)

13. mkdi r
This command is used to create a
directory. Using this command we can
create any number of directories of sub-
directories in a single command. To
create directories the command should
be followed with name of the directory to
be created.

Example:
$ mkdir PROBETA
o/p
( the above command creates a
directory named PROBETA )

$ mkdir PROBETA1 bca unix
o/p
( this command create 3 directory in a
single command named PROBETA1,
bca and unix )

$ mkdir p
PROBETA111/bca/uni x/batch1
o/p
( The above command with p option
creates first PROBETA111 directory and
within this directory it creates bca and
within this it creates another directory
unix and then batch1.)

$ mkdir bca bca/unix bca/sp
bca/sad bca/dcn
o/p:
( This creates one directory bca and 4
subdirectories unix, sp, sad, dcn under
bca directory. The order of specifying
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this argument is important. The
subdirectory cannot be created before
creation of the parent directory. So the
parent directory has to be created first )

$ mkdir m 750 dir1
o/p

$ mkdir test
some times a directory cannot be
created due to three reasons.
1. The directory may already exist
2. There may be a ordinary file by that
name in the current directory
3. The user is not having adequate
authorization.

14. rmdir
This command is used to remove a
directory. rmdir removes only empty
directories. i.e., there should be no files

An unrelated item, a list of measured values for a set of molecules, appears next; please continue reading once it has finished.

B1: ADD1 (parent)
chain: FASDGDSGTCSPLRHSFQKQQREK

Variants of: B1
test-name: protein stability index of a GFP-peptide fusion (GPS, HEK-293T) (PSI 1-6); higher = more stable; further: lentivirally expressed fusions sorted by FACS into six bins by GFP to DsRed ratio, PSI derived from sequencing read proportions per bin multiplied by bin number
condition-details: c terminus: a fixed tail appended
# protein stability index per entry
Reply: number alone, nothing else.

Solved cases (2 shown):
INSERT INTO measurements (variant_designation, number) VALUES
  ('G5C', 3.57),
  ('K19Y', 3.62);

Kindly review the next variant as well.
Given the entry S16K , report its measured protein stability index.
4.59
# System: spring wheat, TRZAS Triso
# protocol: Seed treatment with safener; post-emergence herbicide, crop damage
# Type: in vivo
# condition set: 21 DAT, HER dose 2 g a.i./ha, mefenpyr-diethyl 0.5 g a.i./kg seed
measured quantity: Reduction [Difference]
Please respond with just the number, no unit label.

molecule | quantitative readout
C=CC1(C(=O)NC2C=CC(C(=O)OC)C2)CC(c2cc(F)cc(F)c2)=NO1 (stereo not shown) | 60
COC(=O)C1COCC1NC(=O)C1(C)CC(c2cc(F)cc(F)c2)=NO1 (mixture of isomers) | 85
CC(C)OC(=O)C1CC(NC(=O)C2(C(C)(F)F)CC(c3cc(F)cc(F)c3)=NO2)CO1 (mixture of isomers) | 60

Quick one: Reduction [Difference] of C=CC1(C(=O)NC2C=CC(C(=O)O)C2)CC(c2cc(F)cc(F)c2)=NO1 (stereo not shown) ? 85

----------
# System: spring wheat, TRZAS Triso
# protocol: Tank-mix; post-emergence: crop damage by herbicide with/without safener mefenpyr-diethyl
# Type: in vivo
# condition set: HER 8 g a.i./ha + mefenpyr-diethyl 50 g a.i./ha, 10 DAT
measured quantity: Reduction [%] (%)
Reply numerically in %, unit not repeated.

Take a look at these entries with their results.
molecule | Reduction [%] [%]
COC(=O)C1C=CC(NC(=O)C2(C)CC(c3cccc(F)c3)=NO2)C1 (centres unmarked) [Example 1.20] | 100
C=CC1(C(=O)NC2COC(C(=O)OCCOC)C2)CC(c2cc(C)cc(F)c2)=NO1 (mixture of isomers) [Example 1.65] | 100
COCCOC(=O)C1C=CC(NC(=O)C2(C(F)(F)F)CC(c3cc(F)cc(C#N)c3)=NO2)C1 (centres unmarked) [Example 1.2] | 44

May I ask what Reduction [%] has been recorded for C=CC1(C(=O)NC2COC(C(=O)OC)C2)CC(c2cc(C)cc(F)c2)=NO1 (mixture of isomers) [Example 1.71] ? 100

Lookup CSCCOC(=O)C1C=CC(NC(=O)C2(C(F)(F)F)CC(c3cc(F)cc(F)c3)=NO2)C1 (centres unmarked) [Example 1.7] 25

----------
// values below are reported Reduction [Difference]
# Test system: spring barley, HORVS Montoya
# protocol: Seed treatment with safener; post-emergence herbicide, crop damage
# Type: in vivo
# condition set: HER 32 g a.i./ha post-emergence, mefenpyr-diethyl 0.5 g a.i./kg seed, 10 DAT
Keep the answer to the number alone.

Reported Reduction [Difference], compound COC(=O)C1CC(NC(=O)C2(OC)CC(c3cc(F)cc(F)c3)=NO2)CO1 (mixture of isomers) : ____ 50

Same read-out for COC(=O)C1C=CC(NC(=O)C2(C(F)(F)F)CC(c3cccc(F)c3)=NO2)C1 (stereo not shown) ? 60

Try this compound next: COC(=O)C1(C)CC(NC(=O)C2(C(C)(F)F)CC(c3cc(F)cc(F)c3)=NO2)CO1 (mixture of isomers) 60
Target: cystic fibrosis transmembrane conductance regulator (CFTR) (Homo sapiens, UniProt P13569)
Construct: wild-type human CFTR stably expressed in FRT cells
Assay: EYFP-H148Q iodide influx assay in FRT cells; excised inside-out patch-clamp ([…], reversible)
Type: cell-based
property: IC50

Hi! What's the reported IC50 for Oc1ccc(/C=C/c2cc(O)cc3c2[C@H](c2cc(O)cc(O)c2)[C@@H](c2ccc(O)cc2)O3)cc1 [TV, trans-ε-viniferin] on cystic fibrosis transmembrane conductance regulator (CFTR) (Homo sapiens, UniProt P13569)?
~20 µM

or any subdirectories in the directory to
be removed. i.e., there are two rules to
be followed while removing a directory.
1. A directory cannot be deleted
unless it is empty.
2. you cant remove a directory
unless you are placed in a
directory which is hierarchically
above the one you have chosen
to remove.

Example:
$ rmdir PROBETA
o/p
( removes PROBETA directory )

$rmdir bca/unix bca/sp
bca/sad bca/dcn bca
o/p:
( The above command deletes more
than one directory in a single instruction.
Care should be taken such that while
removing, directory should be removed
in the reverse direction of creation)

$ rmdir p
PROBETA111/bca/uni x/batch1
o/p:
( This command is used to delete
several subdirectories in a single
command)


15. cd
This command can be used to change
di rectory (cd) from the current directory
to the specified directory. The specified
directory should be present or else unix
reports an error.
After using cd tthen use pwd to see
which directory you are in.
cd without any arguments can be used
to go back to your home directory.
cd . . is used to goback one level back